So I kept looking for the solace of stories that felt as complicated as my own thoughts. They were remarkably rare. To me, loving my mom meant acknowledging my own hesitation yet still respecting her measure of the unendurable. Juggling these emotions felt nuanced, but most of what I read didn’t. So many narratives cast aid-in-dying as either an abomination or the epitome of virtue, in which a dying person could be rewarded for courageous serenity with a perfect death.
Another daughter whose mother pursued aid-in-dying spoke in a TED Talk of the “design challenge” to “rebrand” death as “honest, noble, and brave.” But however tantalizing the prospect, the promise that we can scrub death of ugliness felt dangerously dishonest. Death can be wrenching and awful no matter where and how it happens: on a ventilator in an intensive-care unit, on morphine in hospice, or with a lethal prescription at home, surrounded by family. Being able to control death doesn’t mean we can perfect it.
The myth of the “good death”—graceful and unsullied, beatific even—has infiltrated the human subconscious since at least the 15th century, when the Ars Moriendi, Christian treatises on the art of dying, proliferated in Europe. A translation of one version counsels the sick on how to die “gladly.” The moral in these texts bludgeons you: How you die is a referendum on how you lived, with only a picturesque exit guaranteeing repose for the soul.
The notion has seeped through generations. “I hope if I’m ever in that situation, I’d have the bravery to do that,” one friend said about my mom’s choice. “It’s good she’ll die with her dignity intact,” said another. My mom’s physicians, kind and smart people, seemed so eager to validate her decision that the aid-in-dying criteria distilled to a checklist rather than unfurling into conversation. Even the name of the law my mom intended to use, Death With Dignity, implies that planned death succeeds where other ways of dying don’t. More than half a millennium after the Ars Moriendi, we still seem to believe that you can fail at death itself.
One doctor told us of a landscape architect who drank the fatal cocktail while exulting in her garden in full bloom. It sounded perfect—except that in all my years as a doctor, I’ve never seen a perfect death. Every time, there’s some flaw: physical discomfort, conversations left unfinished, terror, family conflict, a loved one who didn’t get there in time. Still, my sister and I tried to stage-manage a beautiful death. We booked a cabin in Olympic National Park for my mom’s exit. We would bake her famous olive bread and cook bouillabaisse. We’d wheel her to the beach, then to the towering cedar forest, then massage her feet with almond oil while we talked in front of a woodstove. The fireside conversation would be our parting exchange of gifts, full of meaning, remembrance, and closure.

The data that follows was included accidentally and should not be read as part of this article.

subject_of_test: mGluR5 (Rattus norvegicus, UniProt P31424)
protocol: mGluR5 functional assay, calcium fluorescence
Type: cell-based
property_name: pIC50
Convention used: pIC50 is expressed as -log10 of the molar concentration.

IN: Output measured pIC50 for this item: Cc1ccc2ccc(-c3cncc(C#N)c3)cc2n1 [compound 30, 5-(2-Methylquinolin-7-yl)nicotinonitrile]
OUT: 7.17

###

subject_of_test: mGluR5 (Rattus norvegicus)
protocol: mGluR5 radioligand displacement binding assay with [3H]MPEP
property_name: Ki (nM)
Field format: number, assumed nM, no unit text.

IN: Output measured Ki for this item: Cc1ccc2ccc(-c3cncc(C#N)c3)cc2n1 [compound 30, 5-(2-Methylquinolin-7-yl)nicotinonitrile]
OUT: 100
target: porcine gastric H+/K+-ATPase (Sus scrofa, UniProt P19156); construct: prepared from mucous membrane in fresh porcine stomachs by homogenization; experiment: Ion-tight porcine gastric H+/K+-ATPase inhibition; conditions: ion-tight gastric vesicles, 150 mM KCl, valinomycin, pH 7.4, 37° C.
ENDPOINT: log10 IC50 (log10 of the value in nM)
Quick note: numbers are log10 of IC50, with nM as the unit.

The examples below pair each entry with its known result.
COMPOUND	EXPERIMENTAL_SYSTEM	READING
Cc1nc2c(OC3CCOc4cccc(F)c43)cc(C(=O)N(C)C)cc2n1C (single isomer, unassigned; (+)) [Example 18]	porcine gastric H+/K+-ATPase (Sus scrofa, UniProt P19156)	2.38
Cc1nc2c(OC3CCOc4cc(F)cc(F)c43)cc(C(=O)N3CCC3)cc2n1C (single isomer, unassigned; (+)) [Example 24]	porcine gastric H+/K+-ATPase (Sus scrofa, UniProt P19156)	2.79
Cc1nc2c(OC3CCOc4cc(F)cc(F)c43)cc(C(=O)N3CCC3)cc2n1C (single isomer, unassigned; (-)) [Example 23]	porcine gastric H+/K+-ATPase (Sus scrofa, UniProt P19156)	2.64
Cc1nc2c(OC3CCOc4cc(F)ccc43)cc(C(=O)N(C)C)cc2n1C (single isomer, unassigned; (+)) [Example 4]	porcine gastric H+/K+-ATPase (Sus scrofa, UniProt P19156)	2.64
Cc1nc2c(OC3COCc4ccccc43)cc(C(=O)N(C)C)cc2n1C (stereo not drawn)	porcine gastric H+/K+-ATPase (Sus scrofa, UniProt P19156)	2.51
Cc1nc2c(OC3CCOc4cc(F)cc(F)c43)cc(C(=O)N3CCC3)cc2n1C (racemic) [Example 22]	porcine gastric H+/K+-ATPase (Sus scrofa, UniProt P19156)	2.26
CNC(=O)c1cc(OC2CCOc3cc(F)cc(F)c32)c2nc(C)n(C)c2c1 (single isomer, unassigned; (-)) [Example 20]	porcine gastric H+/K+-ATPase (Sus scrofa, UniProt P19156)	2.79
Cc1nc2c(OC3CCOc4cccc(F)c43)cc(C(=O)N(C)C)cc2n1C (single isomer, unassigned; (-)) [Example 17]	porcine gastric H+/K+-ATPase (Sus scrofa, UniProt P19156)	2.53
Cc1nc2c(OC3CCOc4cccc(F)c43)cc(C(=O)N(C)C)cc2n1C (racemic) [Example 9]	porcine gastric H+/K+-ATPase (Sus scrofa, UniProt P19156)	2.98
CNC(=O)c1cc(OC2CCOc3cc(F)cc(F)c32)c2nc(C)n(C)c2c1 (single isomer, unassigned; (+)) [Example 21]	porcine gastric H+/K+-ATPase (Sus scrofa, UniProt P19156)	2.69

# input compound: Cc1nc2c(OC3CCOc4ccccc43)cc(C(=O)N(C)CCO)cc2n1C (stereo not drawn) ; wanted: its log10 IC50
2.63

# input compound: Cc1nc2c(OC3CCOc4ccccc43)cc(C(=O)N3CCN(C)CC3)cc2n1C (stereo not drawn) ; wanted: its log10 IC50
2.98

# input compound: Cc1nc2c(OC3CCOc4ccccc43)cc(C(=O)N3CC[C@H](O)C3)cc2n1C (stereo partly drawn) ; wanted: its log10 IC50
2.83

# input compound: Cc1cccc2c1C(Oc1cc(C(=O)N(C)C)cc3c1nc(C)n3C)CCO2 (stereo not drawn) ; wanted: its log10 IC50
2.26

As our family waited for that day to come, we kept thinking we should be tearing through a bucket list. Instead, we did what we always had—cooked, played games, read. We just did it with an ever-present sense of countdown, in an apartment where nearly everything would outlive my mom: the succulent on the windowsill, the lasagna in the freezer she made us promise to eat when she was gone.
My mom did have the lemon ice cream again, but our family never made it to the cabin in the forest. A month before the planned trip—10 weeks after my mom’s diagnosis—the pharmacy compounded the drugs: a mixture of morphine and three others. The bottle was amber, filled with dissolvable powder and labeled with the words No Refills. (“Now that would be a dark Saturday Night Live skit,” my mom told me.) The next morning, a Thursday, she called, dizzy and miserable. She wanted to die ahead of schedule, on Saturday. I got on a plane.
My mom, my sister’s family, and I spent Friday grilling chicken and drinking good wine. After my older niece painted my mom’s nails lavender with polka dots, the kids and my brother-in-law said their goodbyes and left. The next morning, my sister and I laid out the backyard like a set: a couch swathed in blankets. Tables with plants and photos and huge candlesticks. A stereo to play the music of our childhood and her motherhood.
But our revised choreography couldn’t erase how horrible my mom felt that morning, dispirited by her disease and deeply exhausted. We had to cajole her not to die in bed. Eventually, she came outside, where we drank peppermint tea and talked about nothing memorable. When the moment came to gulp the bottle’s contents, mixed into lemonade, she didn’t hesitate.
“You would make the same choice if you were me, right?” she said, setting down the empty bottle. I knew she wasn’t second-guessing. She was ending her time as our mother not out of lack of devotion, but because all other options felt untenable, and she needed confirmation that we knew this.
“Yes,” my sister said, “I would.”
“Me too,” I said—but in truth, I didn’t know. Maybe I would have dwindled over months of chemo as I learned to reshape my life in the face of imminent death. Maybe I would have died in hospice, surrendering myself to the fog and mercy of morphine. Maybe I would have stowed the drugs in a cupboard, cradling them occasionally and then, unable to reconcile the simplicity and complexity of that ending, replacing them. Each of these paths would have demanded its own form of courage—just not my mom’s type.
“I’ll just go to sleep now, right?” she asked.
“Yeah, Mom, you’ll just go to sleep,” I said. “I love you.”
My sister and I kissed her forehead, her cheeks, her collarbone. We avoided the poisonous sheen on her lips, where our tears had wet the residue of white powder.
The aspens rustled, confetti of silver. My mom didn’t cry, and the slightest trace of a smile alighted on her face.
“Bye,” she said. “You’ve been awesome.”
And then she dove off the dock. Her lips blued, and when she tried to speak more, the words never surfaced.
It took her five and a half hours to disappear completely, while my sister and I tamped down growing worries that the drugs hadn’t worked. My mom felt no pain—she couldn’t have, after all that morphine—but her passing wasn’t a fairy tale. Her suffering wasn’t embossed in meaning; she didn’t tile over her bitterness with saintly forbearance. My mom died on the day she was ready and by the means she chose. All of that matters, immensely so. She also died precipitously, far from the forest she’d dreamed of, while my sister and I were left with little closure and a prolonged, confusing death.
Usually, I write when I’m most upset, but my mom’s death catapulted me into a frightening depth of wordlessness. Weeks passed before I realized that my problem was not that I couldn’t find words at all. It was that I couldn’t tell the tale I felt I was supposed to. In that myth, death has a metric of success, and that metric is beauty. The trouble is that you can’t grieve over a version of events that never happened. You can only grieve over the story you lived, with all of its ambiguities.
My mom’s death was beautiful. It was also terrible, and fraught. That is to say, it was human.